With limited credit growth in the system, consumption growth would be held back, investments capped and overall corporate profit growth would sag creating pressure on the ASPI and the CSE performance as a whole. With inflation reported at mid-single digit and market interest rates also now having fallen to single rate levels credit growth theoretically should make marked gains, however it is not the case still.
Though reasoning is difficult, the closest I can rationalize would be that the banking system is more concerned about risk and despite the low rates are only lending selectively. However, this is not a bad strategy in the eyes of the banking institutions since they should prioritize risk over growth, which would invariably assist in maintaining financial system health.
Also, consumption growth seems to be hindered, at least among the urban consumers (who have direct access to banking system credit), due to sharp cost escalation of essentials and stalled growth in incomes. Property transactions and subsequent maintenance of property which doesn’t qualify for various benefits are heavily taxed, in order to collect maintenance revenue for various localised state institutions.
Therefore, an inherent reluctance is persistent among the public to transact in property taking advantage of the low interest rates. The drag in settling property-related disputes within the legal system is another bottleneck for property markets to pick up in Sri Lanka, unlike in other emerging economies. Also for corporates, fresh investments most often seem non value adding, given the direct and indirect cost pressure, red-tape involving various approvals and the opportunity cost of time.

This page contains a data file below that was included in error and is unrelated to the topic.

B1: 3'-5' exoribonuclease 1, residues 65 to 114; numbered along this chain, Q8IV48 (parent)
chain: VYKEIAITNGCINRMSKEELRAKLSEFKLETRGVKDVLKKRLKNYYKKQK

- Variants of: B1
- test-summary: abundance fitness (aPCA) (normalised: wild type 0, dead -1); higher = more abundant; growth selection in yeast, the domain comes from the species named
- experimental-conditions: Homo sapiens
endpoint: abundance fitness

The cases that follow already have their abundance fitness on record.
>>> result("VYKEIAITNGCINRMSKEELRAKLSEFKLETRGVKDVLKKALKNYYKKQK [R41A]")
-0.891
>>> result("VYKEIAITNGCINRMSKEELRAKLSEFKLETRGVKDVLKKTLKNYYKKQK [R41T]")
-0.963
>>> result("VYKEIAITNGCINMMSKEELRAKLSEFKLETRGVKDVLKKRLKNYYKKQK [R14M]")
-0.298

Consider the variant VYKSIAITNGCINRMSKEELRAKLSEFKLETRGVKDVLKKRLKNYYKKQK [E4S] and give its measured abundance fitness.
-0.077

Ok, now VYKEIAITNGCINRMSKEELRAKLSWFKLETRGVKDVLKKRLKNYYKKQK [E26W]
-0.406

Further, the vicious cycle seems to be continuing with the limited expansion in business and fresh investments adversely affecting job creation and growth in salaries, which would lead to lower demand for credit. The state sector increasing its foothold in commercial businesses is also crowding out private sector growth and adding more pressure on the State Treasury to finance the added resources, which would directly affect the fiscal deficit.
Therefore, corporate sector profit growth and private credit expansion would be vital for the short- to medium-term outlook of the CSE, while the valuations would become the primary focus in the coming months.
Also, the prevailing uncertainty (which could be addressed shortly) regarding the national elections are not assisting market sentiment. If snap polls are announced, the market could experience a fair amount of volatility, followed by strong directional movement leading up to the elections, whilst thereafter, focus again would shift to valuations and profit growth.